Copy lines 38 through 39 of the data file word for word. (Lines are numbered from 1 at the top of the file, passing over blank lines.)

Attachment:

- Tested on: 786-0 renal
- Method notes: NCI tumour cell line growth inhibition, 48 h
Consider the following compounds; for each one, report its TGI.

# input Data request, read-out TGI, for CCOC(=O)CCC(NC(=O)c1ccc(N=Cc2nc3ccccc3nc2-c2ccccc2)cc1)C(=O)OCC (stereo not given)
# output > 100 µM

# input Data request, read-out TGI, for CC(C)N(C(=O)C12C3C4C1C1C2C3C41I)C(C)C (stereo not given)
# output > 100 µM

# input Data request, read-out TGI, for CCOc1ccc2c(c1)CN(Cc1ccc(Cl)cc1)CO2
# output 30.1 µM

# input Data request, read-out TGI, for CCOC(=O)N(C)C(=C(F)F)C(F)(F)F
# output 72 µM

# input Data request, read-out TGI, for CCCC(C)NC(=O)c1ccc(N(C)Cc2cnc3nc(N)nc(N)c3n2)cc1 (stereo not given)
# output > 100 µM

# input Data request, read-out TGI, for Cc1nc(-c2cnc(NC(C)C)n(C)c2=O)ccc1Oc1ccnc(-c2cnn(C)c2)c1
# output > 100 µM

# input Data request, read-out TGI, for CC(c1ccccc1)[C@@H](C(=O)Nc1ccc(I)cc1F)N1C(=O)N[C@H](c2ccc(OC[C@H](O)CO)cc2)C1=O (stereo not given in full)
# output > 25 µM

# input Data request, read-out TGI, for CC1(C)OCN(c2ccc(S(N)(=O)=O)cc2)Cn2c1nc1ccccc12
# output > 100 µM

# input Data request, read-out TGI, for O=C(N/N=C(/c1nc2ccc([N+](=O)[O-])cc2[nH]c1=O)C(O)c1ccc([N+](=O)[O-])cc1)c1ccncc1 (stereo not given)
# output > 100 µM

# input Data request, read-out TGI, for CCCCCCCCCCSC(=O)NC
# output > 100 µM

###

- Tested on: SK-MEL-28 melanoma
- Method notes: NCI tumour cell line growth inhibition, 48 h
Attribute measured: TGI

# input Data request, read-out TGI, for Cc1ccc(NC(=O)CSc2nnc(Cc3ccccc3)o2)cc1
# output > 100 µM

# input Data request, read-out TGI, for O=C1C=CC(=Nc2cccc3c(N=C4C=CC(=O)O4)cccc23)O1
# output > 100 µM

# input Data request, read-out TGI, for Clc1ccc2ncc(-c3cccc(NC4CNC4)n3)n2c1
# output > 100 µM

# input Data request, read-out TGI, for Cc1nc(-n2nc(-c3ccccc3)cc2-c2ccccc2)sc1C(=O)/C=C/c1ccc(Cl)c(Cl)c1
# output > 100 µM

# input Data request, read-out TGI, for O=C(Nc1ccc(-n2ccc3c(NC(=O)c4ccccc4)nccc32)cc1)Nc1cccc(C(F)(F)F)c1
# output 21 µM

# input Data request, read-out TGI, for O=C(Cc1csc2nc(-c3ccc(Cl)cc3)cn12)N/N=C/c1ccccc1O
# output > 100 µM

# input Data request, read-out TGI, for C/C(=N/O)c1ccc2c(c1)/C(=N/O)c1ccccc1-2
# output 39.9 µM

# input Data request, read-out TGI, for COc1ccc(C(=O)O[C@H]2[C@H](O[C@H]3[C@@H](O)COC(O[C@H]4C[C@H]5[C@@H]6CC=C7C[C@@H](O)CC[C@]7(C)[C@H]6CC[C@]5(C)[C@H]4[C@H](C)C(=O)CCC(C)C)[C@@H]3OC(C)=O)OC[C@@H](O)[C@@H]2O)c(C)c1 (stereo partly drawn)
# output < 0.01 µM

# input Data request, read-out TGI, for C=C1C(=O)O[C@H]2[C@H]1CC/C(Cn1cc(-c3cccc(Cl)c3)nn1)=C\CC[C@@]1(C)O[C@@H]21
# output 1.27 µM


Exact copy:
# input Data request, read-out TGI, for O=C(Cc1csc2nc(-c3ccc(Cl)cc3)cn12)N/N=C/c1ccccc1O
# output > 100 µM